Before launching an “ideagora” companies need to understand and define clear goals and guidelines for what kind of idea marketplace they want to create and how they will derive value from that marketplace. “Smart firms will build their R&D organizations around a core of question askers and outsource most of the problem solving.”
The line between consumers and producers is blurring in some areas. The most notable example in this category is Lego. A prosumer approach is not to be confused with customer centricity – where producers pay close attention to customer needs and allow customers to select from a variety of features to ‘customize’ a product. Prosumerism is allowing the customer to co-create products with you and to share them with other customers.
In 1998, Lego released a product with programmable pieces to turn its interlocking blocks into programmable robots and machines. Shortly after the release of the product, consumers starting hacking the software and creating their own programs to do much more than what Lego engineers had designed. Initially, Lego threatened to sue those who were ‘violating’ their software license, but quickly reversed their position when they realized that they had an enormous source of creativity to co-develop their toy. Lego now has a web-site (mindstorms.lego.com) where users can share software for programming Lego toys. Furthermore, Lego offers free downloadable development software so that consumers can easily make new creations and share them with other consumers. “It’s a bit like open source Lego.”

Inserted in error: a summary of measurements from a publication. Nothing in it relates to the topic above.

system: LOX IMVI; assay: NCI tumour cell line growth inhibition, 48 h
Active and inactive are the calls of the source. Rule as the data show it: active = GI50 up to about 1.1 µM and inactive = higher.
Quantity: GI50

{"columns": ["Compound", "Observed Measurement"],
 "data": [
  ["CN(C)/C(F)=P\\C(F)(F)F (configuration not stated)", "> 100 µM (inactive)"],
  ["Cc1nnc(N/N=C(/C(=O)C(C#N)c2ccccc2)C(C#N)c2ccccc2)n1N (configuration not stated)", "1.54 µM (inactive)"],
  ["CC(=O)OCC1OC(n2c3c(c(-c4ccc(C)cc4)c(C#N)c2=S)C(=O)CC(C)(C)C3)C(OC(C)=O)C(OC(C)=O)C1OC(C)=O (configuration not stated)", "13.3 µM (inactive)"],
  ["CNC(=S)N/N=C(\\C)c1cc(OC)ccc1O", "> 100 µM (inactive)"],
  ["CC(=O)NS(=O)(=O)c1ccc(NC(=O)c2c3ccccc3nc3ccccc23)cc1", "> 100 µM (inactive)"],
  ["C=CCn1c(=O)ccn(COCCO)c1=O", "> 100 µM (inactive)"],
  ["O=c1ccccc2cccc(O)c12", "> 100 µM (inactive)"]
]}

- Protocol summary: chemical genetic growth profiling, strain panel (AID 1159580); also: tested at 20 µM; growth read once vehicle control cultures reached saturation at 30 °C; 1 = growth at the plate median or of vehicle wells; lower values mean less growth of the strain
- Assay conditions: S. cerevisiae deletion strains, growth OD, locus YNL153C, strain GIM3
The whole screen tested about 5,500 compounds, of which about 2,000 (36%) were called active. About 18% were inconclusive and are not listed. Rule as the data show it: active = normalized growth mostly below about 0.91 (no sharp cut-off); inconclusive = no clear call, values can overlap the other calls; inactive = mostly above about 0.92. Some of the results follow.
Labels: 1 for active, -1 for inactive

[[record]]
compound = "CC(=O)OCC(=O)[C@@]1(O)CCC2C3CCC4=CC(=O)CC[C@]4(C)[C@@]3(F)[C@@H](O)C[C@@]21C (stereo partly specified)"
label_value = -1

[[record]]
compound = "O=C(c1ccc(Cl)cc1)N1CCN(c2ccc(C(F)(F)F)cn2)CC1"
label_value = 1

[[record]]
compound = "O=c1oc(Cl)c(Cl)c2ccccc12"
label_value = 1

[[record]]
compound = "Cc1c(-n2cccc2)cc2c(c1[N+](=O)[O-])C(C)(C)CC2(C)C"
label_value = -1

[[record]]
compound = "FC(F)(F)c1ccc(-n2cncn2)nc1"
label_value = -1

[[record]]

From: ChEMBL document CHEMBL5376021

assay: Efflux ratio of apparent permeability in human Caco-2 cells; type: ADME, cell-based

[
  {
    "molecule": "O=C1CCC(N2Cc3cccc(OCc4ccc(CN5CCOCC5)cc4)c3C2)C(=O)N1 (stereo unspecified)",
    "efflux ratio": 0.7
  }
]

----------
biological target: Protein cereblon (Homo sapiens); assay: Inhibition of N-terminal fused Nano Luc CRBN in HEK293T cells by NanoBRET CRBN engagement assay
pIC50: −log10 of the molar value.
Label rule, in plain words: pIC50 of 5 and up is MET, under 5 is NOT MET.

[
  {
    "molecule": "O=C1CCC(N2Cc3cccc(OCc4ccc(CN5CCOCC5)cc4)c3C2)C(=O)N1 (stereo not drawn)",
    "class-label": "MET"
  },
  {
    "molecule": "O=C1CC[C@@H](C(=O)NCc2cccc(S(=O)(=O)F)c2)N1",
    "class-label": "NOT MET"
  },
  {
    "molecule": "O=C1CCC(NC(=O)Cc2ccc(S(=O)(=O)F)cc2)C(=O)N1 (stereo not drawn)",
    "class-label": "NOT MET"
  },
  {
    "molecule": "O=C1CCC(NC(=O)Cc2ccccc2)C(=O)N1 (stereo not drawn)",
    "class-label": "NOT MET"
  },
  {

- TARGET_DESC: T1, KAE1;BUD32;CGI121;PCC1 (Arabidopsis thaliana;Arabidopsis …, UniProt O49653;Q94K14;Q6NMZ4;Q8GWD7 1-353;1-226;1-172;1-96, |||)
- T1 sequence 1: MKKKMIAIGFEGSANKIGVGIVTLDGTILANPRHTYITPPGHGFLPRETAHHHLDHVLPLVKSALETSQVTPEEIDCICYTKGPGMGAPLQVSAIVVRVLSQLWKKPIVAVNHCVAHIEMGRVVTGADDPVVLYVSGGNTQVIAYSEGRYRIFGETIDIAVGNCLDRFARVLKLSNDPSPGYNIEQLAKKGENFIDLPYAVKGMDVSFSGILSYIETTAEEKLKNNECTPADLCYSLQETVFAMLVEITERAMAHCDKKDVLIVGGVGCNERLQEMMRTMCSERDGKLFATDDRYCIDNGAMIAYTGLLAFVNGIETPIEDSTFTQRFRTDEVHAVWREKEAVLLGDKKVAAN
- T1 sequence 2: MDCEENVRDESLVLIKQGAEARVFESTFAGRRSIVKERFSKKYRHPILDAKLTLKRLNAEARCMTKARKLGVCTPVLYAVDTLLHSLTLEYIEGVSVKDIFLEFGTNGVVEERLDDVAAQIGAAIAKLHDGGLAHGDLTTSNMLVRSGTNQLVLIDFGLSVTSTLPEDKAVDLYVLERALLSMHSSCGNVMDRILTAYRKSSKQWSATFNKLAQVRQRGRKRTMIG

“Lego’s fusion of mass customization and peer production remains rare enough in today’s consumer products market to make the idea particularly outstanding.”
Strategically, Sony PlayStation and Apple iPod, for example, have decided not to take this path of opening up their systems for remodeling and co-creation by others. To date, they are controlling their inventions because they see more value in having a dominant proprietary approach rather than an open approach where value is gained by sharing the ‘wisdom of the crowd.’ We will see how long this last, especially since Apple failed with this approach 2 decades ago with the PC.
“Industry must come to a realization that they can hold a great deal more in an open hand than they can in a closed fist.”
Another example of prosumerism is the reader-compiled on-line news called digg. Stories are posted by the masses and readers vote on stories that are good or send them to their friends. The more activity a story gets, the more it gets promoted to the ‘front page’ of the on-line news. Presently, about 150,000 users contribute to digg. The readers are also the producers.
This comes from the early Greeks who wanted to create the greatest library that contained all the knowledge of the world – books, histories, literature, science, etc. – the fabled library at Alexandria. The most notable example of this is Google, which is compiling huge libraries of digital information. The authors state the human knowledge doubles every 5 years. [Note: I have read that human knowledge doubles approximately every 3 years, and has been doing so for as far back as anyone can evaluate. Of course, that means that 90% of everything we know today has been discovered in the last 10 years – and that statement is true at anytime in the course of history.]
The Earth System Grid (ESG) is building huge database from weather station grids documenting the Earth’s weather. There is the Human Genome Project as another open source of rich genetic information. The European Bioinformatics Institute is revolutionizing the integration of vast amounts of biological data from very different data sources – genetics, geographic distribution, taxonomy/lineage, etc. GenBank has a repository of 100 gigabytes of genetic code on 165,000 organisms, which will allow us to map entire ecosystems, not just individual organisms.
Interesting statement: “These microscopic spirals of DNA amount to something like an operating system for humans.”
Here is a 20 minute podcast on, ‘What is Wikinomics?‘